1. Piss sounds like it could work quite well. There may be some health and safety issues around testing this however.

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  22. That's not the kind of wet string I was picturing when seeing the url for the first time. Good job though, well done ! :)
    Now.. off to find the other kind...

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  23. Well that's the best use I've ever seen of those awful Herman Miller chairs. £1,000 each of uncomfortable un-ergonomic rubbish.

    ReplyDelete
  24. I see the BBC picked up on it as well - as a news story!

    http://www.bbc.co.uk/news/technology-42338067

    ReplyDelete
  25. Awesome experiment! As someone who installs/repairs ADSL2+/VDSL2/GPON on a daily basis, I absolutely loved reading this! So how far from the DSLAM are you actually? Just curious how much loop length that wet string adds. Also did you take any CRC/CV errors? Next you'll have to strap the tip and ring together and test the resistance of the wet string.

    ReplyDelete
    Replies
    1. We have a DSLAM in the office, so almost entirely wet string involved. Not sure were we are with errors yet, I think some real work got in the way.

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    2. Well that answers my question about resistance over wet string: not all that conductive. I won't be taking this solution back to the board meeting! Guess we will have keep experimenting with magic spells!! That's what the customers seem to think after our sales tell them "it's all wireless now...."

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    3. It is a tiny little ZyXEL one, and I forget how much, sorry. Google it :-)

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    4. An Alcatel Lucent 7330 VDSL2/ADSL2+ DSLAM costs about US$100,000. Those can feed 384 pairs per DSLAM.

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    5. Depending on the maker, model, features, and number of ports a DSLAM is a few hundred US dollars to a couple hundred thousand US dollars. I've seen two-port SOHO models and then there's the carrier grade stuff David addresses.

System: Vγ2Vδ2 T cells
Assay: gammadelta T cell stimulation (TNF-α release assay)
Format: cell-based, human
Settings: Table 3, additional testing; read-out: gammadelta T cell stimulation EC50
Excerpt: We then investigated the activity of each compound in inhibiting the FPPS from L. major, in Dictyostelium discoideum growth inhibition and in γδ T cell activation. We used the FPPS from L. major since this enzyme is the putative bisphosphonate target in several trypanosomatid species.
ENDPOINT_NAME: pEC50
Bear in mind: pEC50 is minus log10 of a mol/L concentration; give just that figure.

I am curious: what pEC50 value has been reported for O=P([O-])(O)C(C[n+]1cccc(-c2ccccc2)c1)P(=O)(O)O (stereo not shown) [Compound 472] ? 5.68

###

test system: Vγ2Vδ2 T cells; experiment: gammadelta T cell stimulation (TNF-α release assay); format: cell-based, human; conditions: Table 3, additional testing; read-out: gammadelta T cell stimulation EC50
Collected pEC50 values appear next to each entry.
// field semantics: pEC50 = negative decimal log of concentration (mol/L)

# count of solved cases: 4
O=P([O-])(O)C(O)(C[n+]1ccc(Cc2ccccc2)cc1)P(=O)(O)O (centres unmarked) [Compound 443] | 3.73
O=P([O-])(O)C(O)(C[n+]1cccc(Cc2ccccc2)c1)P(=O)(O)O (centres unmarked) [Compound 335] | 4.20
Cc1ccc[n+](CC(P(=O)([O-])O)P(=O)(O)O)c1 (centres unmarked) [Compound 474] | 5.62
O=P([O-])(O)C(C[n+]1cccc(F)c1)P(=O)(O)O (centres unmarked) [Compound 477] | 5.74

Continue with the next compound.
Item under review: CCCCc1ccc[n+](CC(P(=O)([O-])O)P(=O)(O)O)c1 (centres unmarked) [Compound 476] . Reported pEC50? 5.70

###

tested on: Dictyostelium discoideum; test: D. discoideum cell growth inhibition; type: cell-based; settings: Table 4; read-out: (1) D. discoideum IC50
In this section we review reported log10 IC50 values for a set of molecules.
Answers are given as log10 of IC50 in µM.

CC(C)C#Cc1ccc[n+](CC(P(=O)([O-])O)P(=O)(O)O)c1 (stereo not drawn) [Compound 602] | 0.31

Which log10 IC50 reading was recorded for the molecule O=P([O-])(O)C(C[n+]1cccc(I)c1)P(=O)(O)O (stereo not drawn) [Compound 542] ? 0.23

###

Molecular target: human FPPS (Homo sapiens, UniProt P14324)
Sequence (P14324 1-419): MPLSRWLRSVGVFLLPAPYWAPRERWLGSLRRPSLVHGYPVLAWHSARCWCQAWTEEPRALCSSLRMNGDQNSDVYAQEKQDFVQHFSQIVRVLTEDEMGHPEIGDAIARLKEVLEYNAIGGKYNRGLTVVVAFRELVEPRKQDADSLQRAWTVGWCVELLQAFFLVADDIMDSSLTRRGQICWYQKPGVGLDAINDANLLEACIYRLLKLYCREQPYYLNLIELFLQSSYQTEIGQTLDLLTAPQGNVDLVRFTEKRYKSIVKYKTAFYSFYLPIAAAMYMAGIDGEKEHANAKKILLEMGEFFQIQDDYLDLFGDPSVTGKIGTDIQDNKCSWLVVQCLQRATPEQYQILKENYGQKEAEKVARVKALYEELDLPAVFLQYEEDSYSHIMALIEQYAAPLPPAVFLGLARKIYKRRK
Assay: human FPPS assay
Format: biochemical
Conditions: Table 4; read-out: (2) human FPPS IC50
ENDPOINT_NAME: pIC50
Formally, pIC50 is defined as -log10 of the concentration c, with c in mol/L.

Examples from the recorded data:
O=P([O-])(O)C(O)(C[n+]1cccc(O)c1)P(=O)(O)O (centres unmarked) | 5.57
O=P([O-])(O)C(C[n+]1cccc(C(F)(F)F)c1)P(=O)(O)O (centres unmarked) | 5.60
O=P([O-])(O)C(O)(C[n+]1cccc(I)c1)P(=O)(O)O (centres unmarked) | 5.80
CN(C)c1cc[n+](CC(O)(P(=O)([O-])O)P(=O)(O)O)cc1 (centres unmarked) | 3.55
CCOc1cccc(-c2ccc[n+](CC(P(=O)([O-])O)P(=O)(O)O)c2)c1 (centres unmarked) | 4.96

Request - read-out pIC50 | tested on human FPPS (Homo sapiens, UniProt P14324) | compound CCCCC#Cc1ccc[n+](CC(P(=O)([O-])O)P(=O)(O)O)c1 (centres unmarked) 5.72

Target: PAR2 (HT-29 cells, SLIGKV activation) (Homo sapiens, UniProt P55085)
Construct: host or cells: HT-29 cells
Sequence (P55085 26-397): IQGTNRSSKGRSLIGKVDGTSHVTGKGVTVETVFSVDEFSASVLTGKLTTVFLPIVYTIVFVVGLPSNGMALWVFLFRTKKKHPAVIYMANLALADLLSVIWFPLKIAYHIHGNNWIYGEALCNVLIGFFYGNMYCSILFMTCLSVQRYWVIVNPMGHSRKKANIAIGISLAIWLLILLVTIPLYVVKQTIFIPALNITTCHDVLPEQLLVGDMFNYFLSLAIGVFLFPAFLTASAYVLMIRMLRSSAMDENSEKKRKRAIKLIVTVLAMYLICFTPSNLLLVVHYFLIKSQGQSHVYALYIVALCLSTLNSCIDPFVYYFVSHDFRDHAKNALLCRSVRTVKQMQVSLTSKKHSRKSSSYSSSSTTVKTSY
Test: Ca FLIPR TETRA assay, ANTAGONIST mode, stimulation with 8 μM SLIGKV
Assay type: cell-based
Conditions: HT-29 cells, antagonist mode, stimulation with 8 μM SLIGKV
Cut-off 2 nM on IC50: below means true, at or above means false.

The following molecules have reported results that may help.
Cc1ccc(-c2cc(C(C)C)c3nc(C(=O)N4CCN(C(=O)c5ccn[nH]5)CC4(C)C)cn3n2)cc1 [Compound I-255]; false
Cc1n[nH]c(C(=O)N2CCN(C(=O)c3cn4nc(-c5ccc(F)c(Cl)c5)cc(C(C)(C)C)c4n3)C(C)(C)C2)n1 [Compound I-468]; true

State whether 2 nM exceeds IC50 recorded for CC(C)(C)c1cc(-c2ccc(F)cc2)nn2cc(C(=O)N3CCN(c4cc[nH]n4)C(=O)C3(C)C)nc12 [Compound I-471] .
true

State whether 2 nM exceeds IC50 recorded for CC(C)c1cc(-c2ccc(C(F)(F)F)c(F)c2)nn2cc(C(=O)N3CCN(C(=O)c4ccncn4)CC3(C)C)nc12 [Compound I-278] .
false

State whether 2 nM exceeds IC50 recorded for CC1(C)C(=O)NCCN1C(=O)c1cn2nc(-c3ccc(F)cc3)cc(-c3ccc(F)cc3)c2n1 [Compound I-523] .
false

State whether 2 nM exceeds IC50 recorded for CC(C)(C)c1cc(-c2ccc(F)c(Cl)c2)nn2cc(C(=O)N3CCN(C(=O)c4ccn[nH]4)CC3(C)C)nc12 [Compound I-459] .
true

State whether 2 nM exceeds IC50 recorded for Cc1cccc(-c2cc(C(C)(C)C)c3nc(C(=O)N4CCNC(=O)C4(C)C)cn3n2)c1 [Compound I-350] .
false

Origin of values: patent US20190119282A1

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    6. The copper leg from DSLAM to desk is, at a rough guess, around 15 metres as we had to come from the other side of the office where the DSLAM lived, although loss on 15 metres should be negligible. And yep, plenty of CRC errors there. If there's a way to balance the pair better, and twist it, these could perhaps be reduced a little.

      Delete
  26. Quiet day in the office was it lads?

    ReplyDelete
  27. As if kids weren't spoiled enough nowadays, getting a tablet and/or smartphone before they are 5 years old. Now they're gonna want string broadband installed in their tree-forts too. ;)

    ReplyDelete
  28. Fix yer snr and the uplink speed will be better. Try something with vectoring and let it cook for a month or two and see if it gets better? That would mean keeping the string wet for a month...the HST 3000 is kind of stacking the deck though ;) Looks like fun

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  29. For your next test please match the string impedance to 600 ohms.
    Well done....

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  30. Haha! I'd wager a bet that wet string works a lot better than the rotten old phone lines that provide my ADSL of sorts.
    Good one!

    ReplyDelete
  31. Sounds like a new revenue stream for BT...

    ReplyDelete
  32. 3 1/2 megs? That's better than AT&T can do in a Red State!

    ReplyDelete